An ASU student filed a lawsuit against Arizona Board of Regents and the College of Liberal Arts and Sciences Dean Patrick Kenney claiming the board and University have illegally "required, and continue to require, mandatory face covering usage" as a condition to his and other students' participation in classes.
The lawsuit, filed Oct. 15 in the Maricopa County Superior Court, cites Gov. Doug Ducey's "Protecting Student Access to Public Higher Education" executive order as part of its defense. However, it misinterprets the restrictions of the order.
The order, signed after ASU emailed the community about policies that would be in place in the fall, prevents ABOR, the governing board over the state's three public universities, from requiring students to receive a COVID-19 vaccine or show proof of one as a condition for class attendance.
In the email about safety policies, the University laid out different expectations for unvaccinated and vaccinated students. Those who weren't vaccinated would be required to wear masks at all times and participate in COVID-19 testing and daily health checks. Vaccinated students who shared their vaccine status would be exempt from those requirements.
Additionally, the order prevents ABOR from applying conditions, like mask wearing or mandatory testing, on those who either do not obtain a vaccine or do not want to disclose the information.
The suit asks ABOR to not require mandatory mask wearing as a condition to his attendance and participation in classes and other academic activities as to align with the executive order. The request says there is no law in Arizona that says students must wear a mask to participate in classes and academic activities.
But Ducey's executive order does not restrict the University from requiring students to wear masks, only that it cannot only make unvaccinated students wear them.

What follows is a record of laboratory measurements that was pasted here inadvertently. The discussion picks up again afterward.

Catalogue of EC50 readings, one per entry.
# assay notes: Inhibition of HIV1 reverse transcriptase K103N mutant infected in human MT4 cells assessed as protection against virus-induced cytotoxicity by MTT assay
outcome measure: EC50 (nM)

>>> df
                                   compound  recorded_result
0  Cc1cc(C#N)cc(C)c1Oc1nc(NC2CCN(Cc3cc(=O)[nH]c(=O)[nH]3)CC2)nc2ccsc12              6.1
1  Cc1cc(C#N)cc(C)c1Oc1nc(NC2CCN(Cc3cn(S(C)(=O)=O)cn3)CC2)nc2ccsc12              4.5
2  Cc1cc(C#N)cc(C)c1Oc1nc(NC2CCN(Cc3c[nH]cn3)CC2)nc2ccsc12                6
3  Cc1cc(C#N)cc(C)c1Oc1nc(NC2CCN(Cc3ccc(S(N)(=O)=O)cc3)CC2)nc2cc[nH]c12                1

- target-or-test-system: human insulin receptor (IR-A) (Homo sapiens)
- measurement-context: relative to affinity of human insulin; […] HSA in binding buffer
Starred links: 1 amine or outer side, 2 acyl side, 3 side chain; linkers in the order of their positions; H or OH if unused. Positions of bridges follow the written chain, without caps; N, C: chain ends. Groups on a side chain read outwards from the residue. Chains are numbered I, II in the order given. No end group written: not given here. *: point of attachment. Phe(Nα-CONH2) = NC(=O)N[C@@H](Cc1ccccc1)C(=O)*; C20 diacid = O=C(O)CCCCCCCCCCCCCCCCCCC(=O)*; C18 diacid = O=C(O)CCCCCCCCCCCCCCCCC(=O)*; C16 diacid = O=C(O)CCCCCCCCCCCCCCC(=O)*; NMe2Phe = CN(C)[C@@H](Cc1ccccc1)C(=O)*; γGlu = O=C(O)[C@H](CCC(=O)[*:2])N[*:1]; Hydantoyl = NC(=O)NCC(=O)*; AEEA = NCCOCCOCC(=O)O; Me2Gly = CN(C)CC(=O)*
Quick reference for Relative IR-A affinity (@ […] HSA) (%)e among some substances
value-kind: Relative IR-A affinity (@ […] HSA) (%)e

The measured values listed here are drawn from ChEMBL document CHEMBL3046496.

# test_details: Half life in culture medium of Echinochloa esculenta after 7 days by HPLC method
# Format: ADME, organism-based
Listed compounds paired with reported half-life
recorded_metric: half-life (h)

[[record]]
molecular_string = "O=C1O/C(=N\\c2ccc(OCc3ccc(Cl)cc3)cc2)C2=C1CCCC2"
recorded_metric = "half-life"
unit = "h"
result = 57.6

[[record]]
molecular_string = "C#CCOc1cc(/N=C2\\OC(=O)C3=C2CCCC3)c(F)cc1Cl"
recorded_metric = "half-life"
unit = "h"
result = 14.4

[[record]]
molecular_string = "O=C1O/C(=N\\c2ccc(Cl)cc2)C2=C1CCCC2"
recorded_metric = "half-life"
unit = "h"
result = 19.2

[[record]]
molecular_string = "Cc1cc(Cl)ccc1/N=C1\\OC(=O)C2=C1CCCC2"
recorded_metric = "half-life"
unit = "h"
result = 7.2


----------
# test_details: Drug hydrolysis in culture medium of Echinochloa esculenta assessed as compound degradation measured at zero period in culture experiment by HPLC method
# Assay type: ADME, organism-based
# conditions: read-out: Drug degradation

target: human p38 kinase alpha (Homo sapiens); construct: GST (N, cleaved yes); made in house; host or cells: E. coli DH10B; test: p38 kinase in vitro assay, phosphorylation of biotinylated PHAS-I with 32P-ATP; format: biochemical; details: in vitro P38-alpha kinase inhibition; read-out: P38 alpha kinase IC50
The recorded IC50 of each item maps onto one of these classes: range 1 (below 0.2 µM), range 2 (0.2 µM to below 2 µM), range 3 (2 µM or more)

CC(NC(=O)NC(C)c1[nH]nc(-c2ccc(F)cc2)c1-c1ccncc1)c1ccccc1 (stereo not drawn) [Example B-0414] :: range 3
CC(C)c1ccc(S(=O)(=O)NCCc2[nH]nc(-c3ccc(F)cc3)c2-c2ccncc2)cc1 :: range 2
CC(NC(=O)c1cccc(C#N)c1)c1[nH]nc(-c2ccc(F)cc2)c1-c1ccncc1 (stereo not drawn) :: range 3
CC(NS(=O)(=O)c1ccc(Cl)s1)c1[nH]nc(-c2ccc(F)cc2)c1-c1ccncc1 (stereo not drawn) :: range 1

READ MORE: Ducey issues order barring universities from requiring COVID-19 vaccine
University policy requires masks in locations where social distancing is not possible, such as classroom, studio and workshop settings. Where distancing is possible, such as in student unions, campus fitness centers, offices and some select classroom spaces, mask wearing is not required.
Luke Mosiman, the student in the lawsuit who is also the chairman of Maricopa County Young Republicans and a junior studying business and civic and economic thought and leadership, did not respond to requests for comment.
Lawyers from Wilenchik & Bartness representing Mosiman were not responsive to multiple weeks of repeated phone and email requests for comment.
Big League Politics quoted Mosiman the day the suit was filed saying he did not file the suit for personal gain but rather believed other students should not be "facing and dealing with the tyranny I have to face. If we don't stand up now, this will keep going."
In addition to seeking an eventual permanent injunction against ABOR and Kenney, ordering them to not require masks for class participation, Mosiman seeks a declaration from the court that plainly says ASU's policy violates the executive order.
According to Chris Fiscus, a University spokesperson, there have been no other lawsuits filed against the University or any of its staff regarding its mask, vaccine or other COVID-related policies.
"And in terms of enforcement, we don't have mask police," Fiscus said in an emailed statement. "Since the school year started, we looked to encourage rather than enforce, and there have been relatively few issues on a campus with tens of thousands of students."
In a Sept. 15 email from Magda Hinojosa, a director and professor in the School of Politics and Global Studies, a unit of The College of Liberal Arts and Sciences, Mosiman was told he must comply with wearing a mask in class.
According to the email, Mosiman allegedly refused to wear a mask in class and then refused to leave even after he was offered an alternative assignment to be completed at home.
"While you might not have adopted this policy if the decision was yours to make, as both (Mosiman's professor) and the Office of Student Rights and Responsibilities have explained to you, the mask policy in classrooms is not optional," Hinojosa said in the email, which was filed as an exhibit with the suit.
Fiscus said in the email that infrequent instances where a student does not comply with the University's mask policy are dealt with on a case-by-case basis through student affairs and student code of conduct, all with an emphasis on making an attempt to come to an agreement between the student and professor, adviser or dean on how the offender should proceed.
ABOR and ASU would not comment on the specifics of the case as it is still pending in court.
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Piper Hansen is the digital editor-in-chief at The State Press, overseeing all digital content. Joining SP in Spring 2020, she has covered student government, housing and COVID-19. She has previously written about state politics for The Arizona Republic and the Arizona Capitol Times and covers social justice for Cronkite News.